So far, I've had a great time with Cults3D, a large marketplace where people can sell their 3D prints — or sometimes even offer them for free. The interface is easy to use, accepts credit cards and PayPal, and encourages people to post pictures of their builds.
My first non-Benchy print was a gorgeous geometric watering can by Gazzaladra, a designer who sells his wares on Cults3D.
Thingiverse is popular, too, housing thousands of free models across all kinds of categories. The interface is more challenging to use than Cults3D, but it's still a great site to keep in your back pocket.
Etsy is another place that offers 3D files for print as well. The upside is the creators usually post some fantastic finished photos of their creations, but the biggest drawback is it can be expensive.
...and then printing them
When it comes time to print the 3D model, you'll need to "slice" them. Slicing a 3D model is when you import it into a program that cuts the model into layers, allowing it to be printed.
Additionally, 3D slicing software allows you to arrange your models for printing or add additional models to print more than one object at a time.
As always, there are dozens of ways you can accomplish this.
Creality 3D printers come with Creality Slicer, a free option designed to work directly with their line of printers. However, Creality Slicer is far from the only 3D slicing software out there.
Cura, for example, is pretty popular. It's free, open source, and a popular choice for beginners. Creality Slicer is a skinned and slightly modified version of a 4.x Cura.
While I had initially started out using Creality Slicer, I found some of the options in the Cura 5.2.1 were better for troubleshooting print problems — which I'll gladly cover in the next section.
A quick note about filaments
According to Creality, the Ender-3 V2 Neo is compatible with the following filament types.
For the purposes and scope of this review, we stuck with Polylactic acid (PLA) filament. PLA is the filament type they suggest beginners use, as it's cheap, easy to print with, and doesn't warp like ABS is prone to.
We'll be talking more about the other plastics in future pieces.
Be prepared to fiddle with settings
As fun as 3D printing is, it's crucial to realize it is a challenging hobby.
This becomes readily apparent once you start printing with different filaments — and I don't mean just different types of plastic. For example, one brand or color of PLA may require a different nozzle temperature than the next.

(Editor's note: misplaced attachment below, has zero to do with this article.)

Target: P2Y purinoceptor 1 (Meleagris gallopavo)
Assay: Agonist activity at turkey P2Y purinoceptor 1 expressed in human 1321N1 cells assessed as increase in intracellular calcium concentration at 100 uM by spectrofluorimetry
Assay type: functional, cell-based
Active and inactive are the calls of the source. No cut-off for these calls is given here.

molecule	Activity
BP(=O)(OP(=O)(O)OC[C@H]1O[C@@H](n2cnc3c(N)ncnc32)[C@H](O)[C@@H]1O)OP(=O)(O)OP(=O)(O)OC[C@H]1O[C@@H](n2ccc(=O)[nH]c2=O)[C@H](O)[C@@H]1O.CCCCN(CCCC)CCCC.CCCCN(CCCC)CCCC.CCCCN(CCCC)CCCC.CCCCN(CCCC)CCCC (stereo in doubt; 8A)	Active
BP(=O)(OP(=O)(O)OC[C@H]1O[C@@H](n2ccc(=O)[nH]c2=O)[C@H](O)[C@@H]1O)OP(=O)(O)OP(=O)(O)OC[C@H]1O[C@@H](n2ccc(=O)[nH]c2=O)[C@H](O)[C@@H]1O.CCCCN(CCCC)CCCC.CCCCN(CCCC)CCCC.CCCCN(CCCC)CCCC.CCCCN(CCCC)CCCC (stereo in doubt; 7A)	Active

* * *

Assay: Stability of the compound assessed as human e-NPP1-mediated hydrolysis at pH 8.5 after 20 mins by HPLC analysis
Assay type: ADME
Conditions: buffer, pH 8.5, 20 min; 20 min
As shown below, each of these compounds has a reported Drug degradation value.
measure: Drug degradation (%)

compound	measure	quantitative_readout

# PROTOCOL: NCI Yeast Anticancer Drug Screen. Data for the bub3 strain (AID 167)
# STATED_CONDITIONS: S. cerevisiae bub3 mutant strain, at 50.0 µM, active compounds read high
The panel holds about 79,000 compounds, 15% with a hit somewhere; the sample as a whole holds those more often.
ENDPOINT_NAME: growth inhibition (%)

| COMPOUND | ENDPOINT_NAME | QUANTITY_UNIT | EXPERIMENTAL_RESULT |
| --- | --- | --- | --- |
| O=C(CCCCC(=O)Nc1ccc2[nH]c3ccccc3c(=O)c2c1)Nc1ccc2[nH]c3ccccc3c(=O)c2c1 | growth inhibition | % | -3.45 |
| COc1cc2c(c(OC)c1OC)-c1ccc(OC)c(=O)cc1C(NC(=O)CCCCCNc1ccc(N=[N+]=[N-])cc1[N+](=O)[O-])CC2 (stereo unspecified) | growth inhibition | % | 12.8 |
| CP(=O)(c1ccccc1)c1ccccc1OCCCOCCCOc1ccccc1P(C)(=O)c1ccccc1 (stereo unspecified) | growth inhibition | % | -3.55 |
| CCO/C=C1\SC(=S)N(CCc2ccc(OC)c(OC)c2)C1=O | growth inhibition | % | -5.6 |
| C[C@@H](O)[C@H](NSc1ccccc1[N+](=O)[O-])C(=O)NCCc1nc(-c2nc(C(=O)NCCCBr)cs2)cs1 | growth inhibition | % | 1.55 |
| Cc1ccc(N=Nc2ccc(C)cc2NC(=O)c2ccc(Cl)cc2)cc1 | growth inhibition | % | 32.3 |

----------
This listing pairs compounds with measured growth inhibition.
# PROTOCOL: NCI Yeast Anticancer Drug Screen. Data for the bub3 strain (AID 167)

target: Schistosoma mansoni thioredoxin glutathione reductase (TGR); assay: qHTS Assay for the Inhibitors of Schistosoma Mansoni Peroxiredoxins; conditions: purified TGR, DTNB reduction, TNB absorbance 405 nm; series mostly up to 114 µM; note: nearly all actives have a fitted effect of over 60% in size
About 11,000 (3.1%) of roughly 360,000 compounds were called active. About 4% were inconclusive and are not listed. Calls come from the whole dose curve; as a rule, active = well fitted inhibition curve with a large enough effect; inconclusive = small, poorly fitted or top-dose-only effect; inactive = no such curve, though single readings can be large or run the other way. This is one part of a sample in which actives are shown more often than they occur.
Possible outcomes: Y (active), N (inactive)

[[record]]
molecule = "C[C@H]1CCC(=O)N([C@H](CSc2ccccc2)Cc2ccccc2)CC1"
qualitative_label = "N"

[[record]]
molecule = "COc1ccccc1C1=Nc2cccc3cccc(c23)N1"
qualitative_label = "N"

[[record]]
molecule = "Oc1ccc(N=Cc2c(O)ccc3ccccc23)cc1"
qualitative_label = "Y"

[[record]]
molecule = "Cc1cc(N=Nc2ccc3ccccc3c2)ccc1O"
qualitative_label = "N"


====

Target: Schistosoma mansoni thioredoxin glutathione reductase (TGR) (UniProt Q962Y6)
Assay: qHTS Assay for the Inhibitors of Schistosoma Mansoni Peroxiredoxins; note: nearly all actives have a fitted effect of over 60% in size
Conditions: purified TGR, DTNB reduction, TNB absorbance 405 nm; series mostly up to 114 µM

Manufacturers don't provide an exact temperature but a range at which your filament should work. But this may not even be the correct range — your filament may function best printed outside what the manufacturer suggests.
Every time you try a new filament you've never used, you'll have to figure out what temperature filament needs. You can do this in several ways, but I suggest printing a temperature tower.
A temperature tower is a small tower comprised of multiple levels printed at different temperatures. The goal is to find out which temperature creates the cleanest and sturdiest print — and I found this easiest to achieve using Cura 5.2.1.
Once you find your perfect temperature, I suggest writing the nozzle and print bed temperatures for each spool of 3D filament you use. Then, write it down on the spool or in a notepad you keep near your 3D printer.
When things go wrong
If there's one genuinely intimidating aspect of 3D printing, it's the amount of troubleshooting you will need. Unfortunately, it is not a small amount.
While I'm comfortable fussing with things on the software end, I'm not the most comfortable with disassembling and repairing hardware.
That's why I became distraught when my printer began throwing out a bizarre error. Seemingly out of nowhere, it would stop printing, blare an alarm, and then the display would read, "nozzle is too lowperature."
Upon researching the error, I found it wasn't particularly rare. Figuring out what was causing it could be a nightmare.
Most people were quick to prescribe the same solution "It's a bad thermistor, you'll need to get a new one!" but I felt like this couldn't have been the issue. I'd only done a handful of small prints, and I treated the machine with kid gloves — it shouldn't have burnt out already.
Other people suggested it could be a firmware issue. Some posited the nozzle could be clogged, the silicon sock around the nozzle was missing, or my hot end had been damaged.